-Live music from Nachbar darlings Squeezebot courtesy of the KY Center for the Performing Arts

Aww man! There's a really great graphic that came along with the invitation--a great mask broken on the floor with what looks like the remains of a party decor. It's a good image because that party was raging. Some of my peeps came out to play: Uncle Phil and Aunti Lynn Miller and my momma Dr. Laura Chipe--locals represent. The band SQUEEZEBOT was making a lovely racket behind the food vendors detailing their offerings to the party. The music was sort of jazzy with some bluegrass in it, I knew the banjo player Mic Sullivan! (formerly of Fire the Saddle and other local bands) It was awesome! And the food was soooo good. Favorite: the lima beans from the Mayan Cafe. Hands down the best! Everything was delicious though so no one went home hungry--if ya did it was your own fault! Here's a photo of our photos courtesy of the lovely Magnolia Photo Booth Company:

Wednesday, no rehearsal sooooooo I've been handling business, took a yoga class, and worked on lines.  All in all a great day. Ciao until tomorrow!

p.s. I almost forgot! Monday morning was the Humana Festival Press Conference where all the playwrights spoke briefly about their plays. Emceed by Artistic Director Les Waters.  For more info on Upcoming events:

Also, Happy First Preview to the opening show of Humana Fest, THE DELLING SHORE! (Opens Friday March 1) ©Gisela Chípe 

Sunday, February 24, 2013

37th Humana Festival of New American Plays Day 2, 3, 4

In my excitement and perhaps naivete I committed to writing a paragraph (at least) about each days' rehearsal while here, my first Humana Fest, exploring unknown territory of premiering a New Play.  We are, after all is said and done, going to premiere a New Play, a work that may have never been seen or heard before or at the least never fully produced.  It's a delicate thing, I am finding.  Not to discount my experience by limiting myself in what I write
we are planning a surprise.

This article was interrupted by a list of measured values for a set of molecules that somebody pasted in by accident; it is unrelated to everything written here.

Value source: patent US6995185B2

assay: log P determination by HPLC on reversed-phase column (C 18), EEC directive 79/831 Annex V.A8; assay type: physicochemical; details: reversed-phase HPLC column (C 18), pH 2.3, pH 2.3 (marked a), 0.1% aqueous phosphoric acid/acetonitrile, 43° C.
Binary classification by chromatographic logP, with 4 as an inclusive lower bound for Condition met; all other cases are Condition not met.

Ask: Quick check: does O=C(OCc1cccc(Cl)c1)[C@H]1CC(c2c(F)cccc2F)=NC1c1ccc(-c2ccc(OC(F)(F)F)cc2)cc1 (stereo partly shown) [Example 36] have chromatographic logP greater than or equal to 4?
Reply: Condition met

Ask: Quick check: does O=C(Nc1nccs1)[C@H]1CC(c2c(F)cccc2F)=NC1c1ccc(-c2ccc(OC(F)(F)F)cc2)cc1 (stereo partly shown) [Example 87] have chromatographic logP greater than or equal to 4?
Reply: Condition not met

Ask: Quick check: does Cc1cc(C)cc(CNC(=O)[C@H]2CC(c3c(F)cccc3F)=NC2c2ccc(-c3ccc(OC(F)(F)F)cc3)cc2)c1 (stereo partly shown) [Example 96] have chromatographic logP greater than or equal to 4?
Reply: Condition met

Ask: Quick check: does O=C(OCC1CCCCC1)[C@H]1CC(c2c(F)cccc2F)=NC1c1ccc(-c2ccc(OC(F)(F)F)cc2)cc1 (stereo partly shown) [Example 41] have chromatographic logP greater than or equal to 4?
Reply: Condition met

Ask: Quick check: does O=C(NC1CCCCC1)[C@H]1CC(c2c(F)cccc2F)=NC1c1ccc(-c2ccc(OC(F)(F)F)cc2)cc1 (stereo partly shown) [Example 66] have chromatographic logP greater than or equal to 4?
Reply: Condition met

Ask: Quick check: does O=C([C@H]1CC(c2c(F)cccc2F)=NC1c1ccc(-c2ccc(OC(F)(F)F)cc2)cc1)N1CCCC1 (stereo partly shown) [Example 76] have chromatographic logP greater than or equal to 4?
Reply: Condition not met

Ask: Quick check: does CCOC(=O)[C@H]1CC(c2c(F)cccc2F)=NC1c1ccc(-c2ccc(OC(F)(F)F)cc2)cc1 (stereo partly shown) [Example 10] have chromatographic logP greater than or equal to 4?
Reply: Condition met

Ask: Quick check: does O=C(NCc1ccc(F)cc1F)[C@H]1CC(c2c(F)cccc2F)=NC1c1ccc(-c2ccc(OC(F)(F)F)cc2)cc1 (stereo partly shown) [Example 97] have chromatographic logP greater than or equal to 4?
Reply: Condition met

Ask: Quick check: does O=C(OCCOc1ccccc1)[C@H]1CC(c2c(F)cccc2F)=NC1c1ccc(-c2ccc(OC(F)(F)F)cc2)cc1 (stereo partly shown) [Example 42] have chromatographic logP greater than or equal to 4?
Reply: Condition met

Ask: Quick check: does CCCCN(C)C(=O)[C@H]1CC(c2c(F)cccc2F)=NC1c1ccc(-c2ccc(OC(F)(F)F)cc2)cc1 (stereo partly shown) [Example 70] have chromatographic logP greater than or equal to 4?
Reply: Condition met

We are attempting to give each audience a "first time" experience of the play. That said if I write too closely or in detail of the rehearsal process for this New Play, won't I give some of what it's about away?
This is why I say in my naivete . . .
If I wrote a play I would want to give it a chance to be seen keeping as many of the surprises a secret until the public shows up the first Day! So for those of you, if any, who are reading this I want you to know I am not giving up on the assignment. I am renegotiating the contract on which I based my initial foray into this part of the blog.
I am being vague.
Basically, I'll be writing about some of the things we talk about in rehearsal, but not all, and I'll be sharing some of what we've read so far, but not all . . . you'll get the picture, sorta.

For now I'll say this. Time is passing strangely. We have been in rehearsal for a total of 4 days but it feels like we've known and worked with one another for weeks now. The work of a company to put on a play never stops.  That is, we do the work that is consigned to the rehearsal day--read the play aloud all together (so great because up until then we've been playing all the parts, like Bottom in A Midsummer Night's Dream), block (stage/set the physical motions of) the play, make deeper and deeper cuts into the play or specify moments between characters, work on a vocabulary that will help us understand one another as we pour our varied and divergent energies into this single purpose . . . we do this in rehearsal, and more. But then outside of rehearsal we think about the play, do research on-line or talk with people who may have experiences that match the given circumstances of the play, bond with cast-mates (gym, bar, apartments, eating, exploring our new neighborhoods--we've traveled all over!), we think about the play some more, ask questions of the play (what am I saying, what does it mean, to whom, why, where, when, etc), attend to our bodies, minds, hearts--because we are the instruments we play, we play on ourselves. (like a cellist plays on a cello)

And so now I am going to take a break and appreciate another kind of performance in a different medium--film, which I love.  I am going to watch the Academy Awards.  With my cast-mates.